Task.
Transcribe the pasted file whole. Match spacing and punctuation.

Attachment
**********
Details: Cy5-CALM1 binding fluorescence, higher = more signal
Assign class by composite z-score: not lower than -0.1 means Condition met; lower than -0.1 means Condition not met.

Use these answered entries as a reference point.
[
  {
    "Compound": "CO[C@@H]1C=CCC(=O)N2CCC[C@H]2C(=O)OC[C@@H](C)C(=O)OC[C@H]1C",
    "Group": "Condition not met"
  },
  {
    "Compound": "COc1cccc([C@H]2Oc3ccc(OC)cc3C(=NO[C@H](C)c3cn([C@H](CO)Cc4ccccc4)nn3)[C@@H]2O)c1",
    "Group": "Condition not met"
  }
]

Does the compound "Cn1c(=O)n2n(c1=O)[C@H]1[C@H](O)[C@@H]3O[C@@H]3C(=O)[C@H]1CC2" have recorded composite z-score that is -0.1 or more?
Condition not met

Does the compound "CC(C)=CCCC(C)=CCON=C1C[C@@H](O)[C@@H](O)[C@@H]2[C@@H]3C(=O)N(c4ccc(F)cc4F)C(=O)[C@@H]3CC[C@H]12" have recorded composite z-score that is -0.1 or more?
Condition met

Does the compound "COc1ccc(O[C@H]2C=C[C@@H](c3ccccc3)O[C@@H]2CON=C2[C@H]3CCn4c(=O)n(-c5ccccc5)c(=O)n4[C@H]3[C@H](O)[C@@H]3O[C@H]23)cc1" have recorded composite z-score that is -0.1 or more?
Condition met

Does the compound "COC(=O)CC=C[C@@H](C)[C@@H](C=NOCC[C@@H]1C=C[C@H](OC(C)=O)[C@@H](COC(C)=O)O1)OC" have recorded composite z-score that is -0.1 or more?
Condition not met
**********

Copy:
Details: Cy5-CALM1 binding fluorescence, higher = more signal
Assign class by composite z-score: not lower than -0.1 means Condition met; lower than -0.1 means Condition not met.

Use these answered entries as a reference point.
[
  {
    "Compound": "CO[C@@H]1C=CCC(=O)N2CCC[C@H]2C(=O)OC[C@@H](C)C(=O)OC[C@H]1C",
    "Group": "Condition not met"
  },
  {
    "Compound": "COc1cccc([C@H]2Oc3ccc(OC)cc3C(=NO[C@H](C)c3cn([C@H](CO)Cc4ccccc4)nn3)[C@@H]2O)c1",
    "Group": "Condition not met"
  }
]

Does the compound "Cn1c(=O)n2n(c1=O)[C@H]1[C@H](O)[C@@H]3O[C@@H]3C(=O)[C@H]1CC2" have recorded composite z-score that is -0.1 or more?
Condition not met

Does the compound "CC(C)=CCCC(C)=CCON=C1C[C@@H](O)[C@@H](O)[C@@H]2[C@@H]3C(=O)N(c4ccc(F)cc4F)C(=O)[C@@H]3CC[C@H]12" have recorded composite z-score that is -0.1 or more?
Condition met

Does the compound "COc1ccc(O[C@H]2C=C[C@@H](c3ccccc3)O[C@@H]2CON=C2[C@H]3CCn4c(=O)n(-c5ccccc5)c(=O)n4[C@H]3[C@H](O)[C@@H]3O[C@H]23)cc1" have recorded composite z-score that is -0.1 or more?
Condition met

Does the compound "COC(=O)CC=C[C@@H](C)[C@@H](C=NOCC[C@@H]1C=C[C@H](OC(C)=O)[C@@H](COC(C)=O)O1)OC" have recorded composite z-score that is -0.1 or more?
Condition not met